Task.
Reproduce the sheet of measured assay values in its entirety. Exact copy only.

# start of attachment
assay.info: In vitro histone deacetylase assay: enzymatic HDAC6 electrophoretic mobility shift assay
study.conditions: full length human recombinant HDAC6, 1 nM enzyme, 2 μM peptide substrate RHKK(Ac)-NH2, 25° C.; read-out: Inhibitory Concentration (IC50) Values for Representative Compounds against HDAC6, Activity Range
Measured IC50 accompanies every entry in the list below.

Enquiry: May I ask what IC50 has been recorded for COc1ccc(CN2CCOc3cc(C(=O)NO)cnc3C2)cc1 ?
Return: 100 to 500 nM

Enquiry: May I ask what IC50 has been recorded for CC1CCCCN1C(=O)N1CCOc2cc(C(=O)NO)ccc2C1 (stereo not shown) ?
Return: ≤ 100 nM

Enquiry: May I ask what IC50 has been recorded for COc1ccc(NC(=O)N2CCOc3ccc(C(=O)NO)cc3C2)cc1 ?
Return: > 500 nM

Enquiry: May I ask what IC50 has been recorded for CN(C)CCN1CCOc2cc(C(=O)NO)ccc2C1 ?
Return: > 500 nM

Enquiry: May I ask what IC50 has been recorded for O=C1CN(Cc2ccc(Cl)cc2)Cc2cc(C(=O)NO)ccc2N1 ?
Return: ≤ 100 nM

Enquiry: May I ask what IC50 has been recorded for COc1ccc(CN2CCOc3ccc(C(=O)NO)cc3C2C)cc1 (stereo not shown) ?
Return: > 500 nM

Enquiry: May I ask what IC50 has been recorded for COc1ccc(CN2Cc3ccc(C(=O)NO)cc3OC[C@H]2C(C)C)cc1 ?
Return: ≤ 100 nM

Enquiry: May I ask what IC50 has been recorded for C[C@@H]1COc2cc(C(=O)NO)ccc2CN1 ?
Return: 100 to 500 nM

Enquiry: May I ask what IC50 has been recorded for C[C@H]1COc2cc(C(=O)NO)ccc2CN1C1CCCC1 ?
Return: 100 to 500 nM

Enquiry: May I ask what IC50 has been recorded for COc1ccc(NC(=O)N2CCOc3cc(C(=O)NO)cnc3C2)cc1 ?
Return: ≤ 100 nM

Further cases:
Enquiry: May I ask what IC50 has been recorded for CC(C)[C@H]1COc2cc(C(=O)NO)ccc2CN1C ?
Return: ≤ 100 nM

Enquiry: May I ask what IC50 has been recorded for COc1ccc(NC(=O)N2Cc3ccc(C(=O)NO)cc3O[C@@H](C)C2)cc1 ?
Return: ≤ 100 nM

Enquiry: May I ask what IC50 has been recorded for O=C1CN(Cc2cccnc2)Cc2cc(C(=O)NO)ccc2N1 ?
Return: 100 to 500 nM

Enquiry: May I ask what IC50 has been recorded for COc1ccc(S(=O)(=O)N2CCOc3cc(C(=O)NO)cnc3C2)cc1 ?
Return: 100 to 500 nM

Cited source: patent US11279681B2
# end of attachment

assay.info: In vitro histone deacetylase assay: enzymatic HDAC6 electrophoretic mobility shift assay
study.conditions: full length human recombinant HDAC6, 1 nM enzyme, 2 μM peptide substrate RHKK(Ac)-NH2, 25° C.; read-out: Inhibitory Concentration (IC50) Values for Representative Compounds against HDAC6, Activity Range
Measured IC50 accompanies every entry in the list below.

Enquiry: May I ask what IC50 has been recorded for COc1ccc(CN2CCOc3cc(C(=O)NO)cnc3C2)cc1 ?
Return: 100 to 500 nM

Enquiry: May I ask what IC50 has been recorded for CC1CCCCN1C(=O)N1CCOc2cc(C(=O)NO)ccc2C1 (stereo not shown) ?
Return: ≤ 100 nM

Enquiry: May I ask what IC50 has been recorded for COc1ccc(NC(=O)N2CCOc3ccc(C(=O)NO)cc3C2)cc1 ?
Return: > 500 nM

Enquiry: May I ask what IC50 has been recorded for CN(C)CCN1CCOc2cc(C(=O)NO)ccc2C1 ?
Return: > 500 nM

Enquiry: May I ask what IC50 has been recorded for O=C1CN(Cc2ccc(Cl)cc2)Cc2cc(C(=O)NO)ccc2N1 ?
Return: ≤ 100 nM

Enquiry: May I ask what IC50 has been recorded for COc1ccc(CN2CCOc3ccc(C(=O)NO)cc3C2C)cc1 (stereo not shown) ?
Return: > 500 nM

Enquiry: May I ask what IC50 has been recorded for COc1ccc(CN2Cc3ccc(C(=O)NO)cc3OC[C@H]2C(C)C)cc1 ?
Return: ≤ 100 nM

Enquiry: May I ask what IC50 has been recorded for C[C@@H]1COc2cc(C(=O)NO)ccc2CN1 ?
Return: 100 to 500 nM

Enquiry: May I ask what IC50 has been recorded for C[C@H]1COc2cc(C(=O)NO)ccc2CN1C1CCCC1 ?
Return: 100 to 500 nM

Enquiry: May I ask what IC50 has been recorded for COc1ccc(NC(=O)N2CCOc3cc(C(=O)NO)cnc3C2)cc1 ?
Return: ≤ 100 nM

Further cases:
Enquiry: May I ask what IC50 has been recorded for CC(C)[C@H]1COc2cc(C(=O)NO)ccc2CN1C ?
Return: ≤ 100 nM

Enquiry: May I ask what IC50 has been recorded for COc1ccc(NC(=O)N2Cc3ccc(C(=O)NO)cc3O[C@@H](C)C2)cc1 ?
Return: ≤ 100 nM

Enquiry: May I ask what IC50 has been recorded for O=C1CN(Cc2cccnc2)Cc2cc(C(=O)NO)ccc2N1 ?
Return: 100 to 500 nM

Enquiry: May I ask what IC50 has been recorded for COc1ccc(S(=O)(=O)N2CCOc3cc(C(=O)NO)cnc3C2)cc1 ?
Return: 100 to 500 nM

Cited source: patent US11279681B2